At the core of the subtle soul body is Parashakti, or Satchidananda, immanent love; and at the core of that is Parashiva, transcendent reality. At this depth of our being there exists no separate identity or difference-all are One. Thus, deep within our soul we are identical with God now and forever. These two divine perfections are not aspects of the evolving soul, but the nucleus of the soul which does not change or evolve. From an absolute perspective, our soul is already in nondual union with God, but to be realized to be known. We are That. We do not become That. Deep within this physical body, with its turbulent emotions and getting-educated mind, is pure perfection identical to Siva's own perfections of Parashakti and Parashiva. In this sacred mystery we find the paradoxes of oneness and twoness, of being and becoming, of created and uncreated existence subtly delineated. Yea, in the depth of our being, we are as He is. The Vedas explain, "The one controller, the inner Self of all things, who makes His one form manifold, to the wise who perceive Him as abiding in the soul, to them is eternal bliss-to no others."

Why Are We Not Omniscient Like Siva?

The three bonds of anava, karma and maya veil our sight. This is Siva's purposeful limiting of awareness which allows us to evolve. In the superconscious

depths of our soul, we share God Siva's all-knowingness.

Just as children are kept from knowing all about adult life until they have matured into understanding, so too is the soul's knowledge limited. We learn what we need to know, and we understand what we have experienced. Only this narrowing of our awareness, coupled with a sense of individualized ego, allows us to look upon the world and our part in it from a practical, human point of view. Pasha is the soul's triple bondage: maya, karma and anava. Without the world of maya, the soul could not evolve through experience. Karma is the law of cause and effect, action and reaction governing maya. Anava is the individuating veil of duality, source of ignorance and finitude. Maya is the classroom, karma the teacher, and anava the student's ignorance. The three bonds, or malas, are given by Lord Siva to help and protect us as we unfold. Yet, God Siva's all-knowingness may be experienced for brief periods by the meditator who turns within to his own essence. The Tirumantiram explains, "When the soul attains Self-knowledge, then it becomes one with Siva. The malas perish, birth's cycle ends and the lustrous light of wisdom dawns."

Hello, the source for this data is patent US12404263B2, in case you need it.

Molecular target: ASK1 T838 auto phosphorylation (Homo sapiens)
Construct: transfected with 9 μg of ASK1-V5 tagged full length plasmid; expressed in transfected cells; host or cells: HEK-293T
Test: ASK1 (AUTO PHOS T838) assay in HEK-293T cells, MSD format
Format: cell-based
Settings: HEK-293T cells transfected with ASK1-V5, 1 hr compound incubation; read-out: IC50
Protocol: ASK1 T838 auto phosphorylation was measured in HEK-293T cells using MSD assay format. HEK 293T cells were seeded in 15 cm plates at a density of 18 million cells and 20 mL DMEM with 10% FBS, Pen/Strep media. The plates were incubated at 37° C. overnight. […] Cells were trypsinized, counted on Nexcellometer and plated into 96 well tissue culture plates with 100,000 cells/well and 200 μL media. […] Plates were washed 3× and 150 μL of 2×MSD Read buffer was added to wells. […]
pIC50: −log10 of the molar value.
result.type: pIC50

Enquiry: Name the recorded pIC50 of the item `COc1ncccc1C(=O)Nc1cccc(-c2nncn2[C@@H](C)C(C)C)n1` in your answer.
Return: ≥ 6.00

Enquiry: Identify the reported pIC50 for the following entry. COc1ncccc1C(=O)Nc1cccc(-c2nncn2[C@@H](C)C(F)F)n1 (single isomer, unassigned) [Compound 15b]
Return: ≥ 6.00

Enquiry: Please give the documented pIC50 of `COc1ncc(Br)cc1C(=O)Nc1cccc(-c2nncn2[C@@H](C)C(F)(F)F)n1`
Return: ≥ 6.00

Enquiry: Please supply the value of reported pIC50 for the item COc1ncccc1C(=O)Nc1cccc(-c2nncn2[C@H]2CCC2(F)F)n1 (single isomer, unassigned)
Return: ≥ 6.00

How Do Hindus Understand Moksha?

The destiny of all souls is moksha, liberation from rebirth on the physical plane. Our soul then continues evolving in the Antarloka and Sivaloka, and finally merges with Siva like water returning to the sea.

Moksha comes when earthly karma has been resolved, dharma well performed and God fully realized. Each soul must have performed well through many lives the varna dharmas, or four castes, and lived through life's varied experiences, in order to not be pulled back to physical birth by a deed left undone. All souls are destined to achieve moksha, but not necessarily in this life. Hindus know this and do not delude themselves that this life is the last. While seeking and attaining profound realizations, they know there is much to be done in fulfilling life's other goals, purusharthas-dharma, righteousness; artha, wealth; and kama, pleasure. Old souls renounce worldly ambitions and take up sannyasa in quest of Parashiva, even at a young age. Toward life's end, all Hindus strive for Self Realization, the gateway to liberation. After moksha, subtle karmas are made in inner realms and swiftly resolved, like writing on water. At the end of each soul's evolution comes vishvagrasa, total absorption in Siva. The Vedas say, "If here one is able to realize Him before the death of the body, he will be liberated from the bondage of the world."